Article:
New Cigar Company Goes to the ‘Extreme’

July 13, 2007

ESTELÍ – They may not share the same family-name recognition as Padrón, Nicaragua’s most recognized and sought after cigar.

And their history is not as storied as that of Joya de Nicaragua, which saw its cigar factory burn to the ground in the 1980s and its operations turned over to worker-run committees as part of the Sandinista revolution.

But Nicaragua’s upstart Extreme Cigars is making use of the same fertile soil as their famed competitors, and is enjoying the benefits of the growing international reputation of Nicaraguan “puros.”

What the company lacks in name recognition, it has made up for in drive. And business is good.

“In the past few months, we’ve just taken off,” said Felix Pérez, the company’s sales director, as he pointed to some 40 new employees who have been recently added to their Estelí factory. “It’s incredible.”

Started more than three years ago, Extreme Cigars is the latest entry into Nicaragua’s burgeoning industry of fine smokes. The family-run company joins a dozen other local cigar producers who have made their fortunes in the rich northern valleys outside of the north central department of Estelí, considered among the best spots in the world for growing tobacco.

The area took off in the 1960s, when a handful of Cuban exiles, including the Padrón family, resettled here after their tobacco fields were nationalized by Fidel Castro. Nicaraguan cigar makers have suffered their own share of setbacks, namely the decade-long civil war that uprooted the countryside and the chance to sell their product to the lucrative U.S. market during a crushing trade embargo in the 1980s.

But Nicaragua is bouncing back.

In 1995, only 2% of cigars bought in the United States came from Nicaragua. Now, that number is closer to 11%, and Nicaragua has been one of the fastest-growing cigar exporters to the United States, according to Cigar Aficionado magazine.

Extreme Cigars is run by the tight-knit Brione family, with the Cuban-trained Florience, or “Don Lorenzo,” acting as the master blender. Workers here all follow the same arduous tasks needed to produce a fine cigar.

The difference with Extreme is in the business approach: Where other producers have built a reputation after years of making and selling labeled cigars, the Brione family essentially acts as a middleman for other cigar resellers, letting bigger companies buy directly from them and put their own label on the final product.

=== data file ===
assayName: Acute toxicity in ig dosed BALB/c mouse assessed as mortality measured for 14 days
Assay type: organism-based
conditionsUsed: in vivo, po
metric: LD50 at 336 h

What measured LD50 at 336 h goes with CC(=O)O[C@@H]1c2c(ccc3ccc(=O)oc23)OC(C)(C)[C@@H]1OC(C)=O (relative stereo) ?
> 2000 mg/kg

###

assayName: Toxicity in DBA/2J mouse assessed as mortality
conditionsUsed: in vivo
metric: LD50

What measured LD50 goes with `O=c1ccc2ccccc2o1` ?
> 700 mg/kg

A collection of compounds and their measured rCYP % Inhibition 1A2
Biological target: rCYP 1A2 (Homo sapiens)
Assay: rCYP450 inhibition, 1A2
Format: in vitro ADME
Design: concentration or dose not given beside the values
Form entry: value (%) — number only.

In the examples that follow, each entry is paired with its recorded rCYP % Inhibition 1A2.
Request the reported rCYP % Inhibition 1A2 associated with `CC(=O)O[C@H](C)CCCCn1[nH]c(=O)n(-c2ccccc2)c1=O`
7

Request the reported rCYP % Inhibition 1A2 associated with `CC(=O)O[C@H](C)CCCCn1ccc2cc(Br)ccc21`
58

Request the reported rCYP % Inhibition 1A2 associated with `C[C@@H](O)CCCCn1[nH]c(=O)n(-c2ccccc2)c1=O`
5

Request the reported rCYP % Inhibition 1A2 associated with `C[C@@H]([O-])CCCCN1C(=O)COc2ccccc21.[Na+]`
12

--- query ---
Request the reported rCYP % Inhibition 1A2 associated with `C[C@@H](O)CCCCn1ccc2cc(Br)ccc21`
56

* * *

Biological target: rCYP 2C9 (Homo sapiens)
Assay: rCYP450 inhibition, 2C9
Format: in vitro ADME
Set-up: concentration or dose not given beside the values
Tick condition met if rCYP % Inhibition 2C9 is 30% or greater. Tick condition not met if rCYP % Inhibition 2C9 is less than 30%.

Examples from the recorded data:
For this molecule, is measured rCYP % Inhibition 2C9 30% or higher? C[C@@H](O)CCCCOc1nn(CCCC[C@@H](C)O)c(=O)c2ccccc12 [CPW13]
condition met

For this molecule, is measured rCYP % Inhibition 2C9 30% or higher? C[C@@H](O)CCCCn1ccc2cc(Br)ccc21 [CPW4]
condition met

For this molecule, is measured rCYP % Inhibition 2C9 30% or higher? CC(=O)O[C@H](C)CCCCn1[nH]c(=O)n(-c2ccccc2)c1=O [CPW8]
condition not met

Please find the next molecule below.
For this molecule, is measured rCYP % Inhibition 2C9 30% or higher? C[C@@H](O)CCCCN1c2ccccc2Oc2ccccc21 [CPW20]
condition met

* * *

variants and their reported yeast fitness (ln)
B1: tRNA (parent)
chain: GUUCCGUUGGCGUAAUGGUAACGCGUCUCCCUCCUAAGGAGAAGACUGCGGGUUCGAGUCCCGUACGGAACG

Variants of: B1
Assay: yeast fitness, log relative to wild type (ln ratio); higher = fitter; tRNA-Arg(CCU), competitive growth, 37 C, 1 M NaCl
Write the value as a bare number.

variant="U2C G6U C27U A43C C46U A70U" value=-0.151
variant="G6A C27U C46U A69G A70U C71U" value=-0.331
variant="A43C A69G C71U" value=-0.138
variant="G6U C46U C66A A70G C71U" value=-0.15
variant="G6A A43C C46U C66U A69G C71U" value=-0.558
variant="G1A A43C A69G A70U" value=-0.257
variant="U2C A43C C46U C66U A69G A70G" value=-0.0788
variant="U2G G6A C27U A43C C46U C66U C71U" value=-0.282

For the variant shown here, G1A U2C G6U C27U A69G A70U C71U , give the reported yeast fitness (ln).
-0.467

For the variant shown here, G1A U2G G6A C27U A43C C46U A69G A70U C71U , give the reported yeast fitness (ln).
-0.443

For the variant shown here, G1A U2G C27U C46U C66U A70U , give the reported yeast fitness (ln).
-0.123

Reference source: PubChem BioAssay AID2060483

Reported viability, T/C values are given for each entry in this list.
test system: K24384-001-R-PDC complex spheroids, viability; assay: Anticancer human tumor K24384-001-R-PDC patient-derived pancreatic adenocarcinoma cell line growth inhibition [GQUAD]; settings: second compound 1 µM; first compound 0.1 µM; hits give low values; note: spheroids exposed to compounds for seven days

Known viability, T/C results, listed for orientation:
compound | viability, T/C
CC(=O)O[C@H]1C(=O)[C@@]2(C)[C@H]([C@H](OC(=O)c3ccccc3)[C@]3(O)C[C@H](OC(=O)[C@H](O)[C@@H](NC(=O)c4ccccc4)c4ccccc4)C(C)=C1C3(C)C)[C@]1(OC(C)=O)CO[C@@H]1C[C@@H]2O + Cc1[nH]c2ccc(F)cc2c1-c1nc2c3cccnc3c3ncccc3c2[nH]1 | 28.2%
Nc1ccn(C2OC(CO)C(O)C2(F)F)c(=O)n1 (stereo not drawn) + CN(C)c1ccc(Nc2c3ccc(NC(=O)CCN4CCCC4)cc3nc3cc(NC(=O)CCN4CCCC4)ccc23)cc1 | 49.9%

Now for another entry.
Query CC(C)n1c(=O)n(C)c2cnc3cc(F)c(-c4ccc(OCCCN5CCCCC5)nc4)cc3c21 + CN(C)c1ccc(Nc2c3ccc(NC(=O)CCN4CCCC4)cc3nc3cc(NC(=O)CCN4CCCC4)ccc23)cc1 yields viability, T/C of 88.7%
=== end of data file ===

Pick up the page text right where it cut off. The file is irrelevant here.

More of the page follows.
Pérez says they make their money  by being quicker and more competitively priced than other cigar makers.

“We hustle,” he said.

Rolling a Winner

Though Extreme has changed the marketing of cigars, it has not changed the traditional production methods of rolling a fine puro.

The key to developing a smooth, rich cigar is properly fermenting the tobacco, which can sometimes take up to two years. The fermentation burns off the impurities and “smoothens out” the flavor of the leaf, Pérez explained.

To keep the soil good for tobacco, farmers rotate fields each year, substituting tobacco for corn or other traditional crops before rotating back to tobacco.

Making a cigar does not get any easier once the tobacco reaches the factory. It takes roughly three to four months to train a highlyskilled “roller” to professionally wrap the tobacco leaf into one of several differently shaped cigars.

A top roller can put together as many as 500 cigars in a day and bring home close to $90 a week.

Equally important is the “packer,” who makes sure that the tobacco is properly distributed throughout the cigar to ensure a smooth, constant drag when smoked.

The roller and packer work as a team, and if one is absent from work, the other takes the day off, Pérez explained.

“They develop their own rhythm that makes it hard to substitute,” Pérez said.

Though mostly sold under other brand names, a number of retailers are keeping the Extreme Cigar label on the packaging, Pérez said. He sees this as a testament to the growing international reputation of their carefully prepared cigars.

Padrón, arguably Nicaragua’s most recognized brand of cigar with its special Anniversary Series, is consistently ranked as the world’s finest cigar. But a broader range of Nicaraguan cigars are also winning their due acclaim. In Cigar Aficionado’s ranking of the Top 25 cigars from around the world, 11 contain tobacco from Nicaragua.

The market is also moving from stuffy boardrooms to the bling of hip hop. Rap star Jadakiss, whose most famous lyrics link U.S. President George W. Bush to the Sept. 11, 2001, terrorist attacks on the United States, recently put his name behind “Bada Bing Cigars,” which are manufactured in Nicaragua.

Controversy is not about to scare off people from a good smoke, as the unrelenting interest in fine Cuban cigars can attest.And Pérez predicts that Nicaraguan cigars will continue to gain fame and market share even if the U.S. embargo against Cuba is lifted.

“Who wants to pay $20 for a cigar?” Pérez said, referring to the high price of contraband Cuban cigars. “They’re only popular because they’re illegal.”

 

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